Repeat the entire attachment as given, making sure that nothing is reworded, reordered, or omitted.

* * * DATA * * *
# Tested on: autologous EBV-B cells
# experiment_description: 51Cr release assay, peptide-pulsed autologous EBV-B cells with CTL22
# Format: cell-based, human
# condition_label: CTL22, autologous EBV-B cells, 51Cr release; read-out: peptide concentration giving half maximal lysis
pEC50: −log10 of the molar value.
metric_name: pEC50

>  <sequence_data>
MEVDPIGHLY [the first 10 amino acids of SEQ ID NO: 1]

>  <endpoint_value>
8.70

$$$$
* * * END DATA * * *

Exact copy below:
# Tested on: autologous EBV-B cells
# experiment_description: 51Cr release assay, peptide-pulsed autologous EBV-B cells with CTL22
# Format: cell-based, human
# condition_label: CTL22, autologous EBV-B cells, 51Cr release; read-out: peptide concentration giving half maximal lysis
pEC50: −log10 of the molar value.
metric_name: pEC50

>  <sequence_data>
MEVDPIGHLY [the first 10 amino acids of SEQ ID NO: 1]

>  <endpoint_value>
8.70

$$$$